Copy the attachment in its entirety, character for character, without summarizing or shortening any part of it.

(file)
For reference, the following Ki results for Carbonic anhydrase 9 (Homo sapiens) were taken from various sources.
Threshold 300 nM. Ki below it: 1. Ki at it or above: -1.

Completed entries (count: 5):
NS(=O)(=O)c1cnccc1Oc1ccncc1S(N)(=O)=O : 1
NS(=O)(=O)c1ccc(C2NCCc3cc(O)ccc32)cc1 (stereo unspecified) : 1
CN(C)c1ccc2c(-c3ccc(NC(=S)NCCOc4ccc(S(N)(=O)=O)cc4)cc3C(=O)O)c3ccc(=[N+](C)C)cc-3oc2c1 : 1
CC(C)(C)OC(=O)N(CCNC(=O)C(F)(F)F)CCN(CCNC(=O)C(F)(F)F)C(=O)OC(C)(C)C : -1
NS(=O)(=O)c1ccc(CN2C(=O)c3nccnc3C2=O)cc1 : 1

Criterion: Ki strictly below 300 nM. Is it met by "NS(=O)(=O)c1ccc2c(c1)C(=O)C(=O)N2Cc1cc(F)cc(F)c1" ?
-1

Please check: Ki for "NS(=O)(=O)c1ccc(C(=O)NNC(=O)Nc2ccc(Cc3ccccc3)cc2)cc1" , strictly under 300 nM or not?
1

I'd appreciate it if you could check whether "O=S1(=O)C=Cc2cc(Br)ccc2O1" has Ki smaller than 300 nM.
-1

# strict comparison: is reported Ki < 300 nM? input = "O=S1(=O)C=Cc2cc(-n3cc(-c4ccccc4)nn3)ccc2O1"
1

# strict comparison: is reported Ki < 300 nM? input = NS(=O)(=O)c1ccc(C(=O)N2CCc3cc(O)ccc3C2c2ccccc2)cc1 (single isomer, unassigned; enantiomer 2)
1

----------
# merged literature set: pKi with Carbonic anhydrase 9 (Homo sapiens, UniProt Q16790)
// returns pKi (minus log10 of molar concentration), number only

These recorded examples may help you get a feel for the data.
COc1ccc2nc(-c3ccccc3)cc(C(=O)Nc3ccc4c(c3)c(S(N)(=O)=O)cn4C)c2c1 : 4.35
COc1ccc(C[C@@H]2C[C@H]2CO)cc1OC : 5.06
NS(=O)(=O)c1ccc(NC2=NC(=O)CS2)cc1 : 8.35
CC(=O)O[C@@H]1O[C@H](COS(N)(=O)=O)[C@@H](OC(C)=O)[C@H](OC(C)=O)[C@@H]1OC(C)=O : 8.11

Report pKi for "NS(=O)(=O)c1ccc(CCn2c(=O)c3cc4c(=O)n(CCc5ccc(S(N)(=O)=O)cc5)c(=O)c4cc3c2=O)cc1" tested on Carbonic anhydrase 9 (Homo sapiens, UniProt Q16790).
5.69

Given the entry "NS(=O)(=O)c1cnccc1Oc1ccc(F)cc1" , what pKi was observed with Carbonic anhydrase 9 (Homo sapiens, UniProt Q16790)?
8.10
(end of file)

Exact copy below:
For reference, the following Ki results for Carbonic anhydrase 9 (Homo sapiens) were taken from various sources.
Threshold 300 nM. Ki below it: 1. Ki at it or above: -1.

Completed entries (count: 5):
NS(=O)(=O)c1cnccc1Oc1ccncc1S(N)(=O)=O : 1
NS(=O)(=O)c1ccc(C2NCCc3cc(O)ccc32)cc1 (stereo unspecified) : 1
CN(C)c1ccc2c(-c3ccc(NC(=S)NCCOc4ccc(S(N)(=O)=O)cc4)cc3C(=O)O)c3ccc(=[N+](C)C)cc-3oc2c1 : 1
CC(C)(C)OC(=O)N(CCNC(=O)C(F)(F)F)CCN(CCNC(=O)C(F)(F)F)C(=O)OC(C)(C)C : -1
NS(=O)(=O)c1ccc(CN2C(=O)c3nccnc3C2=O)cc1 : 1

Criterion: Ki strictly below 300 nM. Is it met by "NS(=O)(=O)c1ccc2c(c1)C(=O)C(=O)N2Cc1cc(F)cc(F)c1" ?
-1

Please check: Ki for "NS(=O)(=O)c1ccc(C(=O)NNC(=O)Nc2ccc(Cc3ccccc3)cc2)cc1" , strictly under 300 nM or not?
1

I'd appreciate it if you could check whether "O=S1(=O)C=Cc2cc(Br)ccc2O1" has Ki smaller than 300 nM.
-1

# strict comparison: is reported Ki < 300 nM? input = "O=S1(=O)C=Cc2cc(-n3cc(-c4ccccc4)nn3)ccc2O1"
1

# strict comparison: is reported Ki < 300 nM? input = NS(=O)(=O)c1ccc(C(=O)N2CCc3cc(O)ccc3C2c2ccccc2)cc1 (single isomer, unassigned; enantiomer 2)
1

----------
# merged literature set: pKi with Carbonic anhydrase 9 (Homo sapiens, UniProt Q16790)
// returns pKi (minus log10 of molar concentration), number only

These recorded examples may help you get a feel for the data.
COc1ccc2nc(-c3ccccc3)cc(C(=O)Nc3ccc4c(c3)c(S(N)(=O)=O)cn4C)c2c1 : 4.35
COc1ccc(C[C@@H]2C[C@H]2CO)cc1OC : 5.06
NS(=O)(=O)c1ccc(NC2=NC(=O)CS2)cc1 : 8.35
CC(=O)O[C@@H]1O[C@H](COS(N)(=O)=O)[C@@H](OC(C)=O)[C@H](OC(C)=O)[C@@H]1OC(C)=O : 8.11

Report pKi for "NS(=O)(=O)c1ccc(CCn2c(=O)c3cc4c(=O)n(CCc5ccc(S(N)(=O)=O)cc5)c(=O)c4cc3c2=O)cc1" tested on Carbonic anhydrase 9 (Homo sapiens, UniProt Q16790).
5.69

Given the entry "NS(=O)(=O)c1cnccc1Oc1ccc(F)cc1" , what pKi was observed with Carbonic anhydrase 9 (Homo sapiens, UniProt Q16790)?
8.10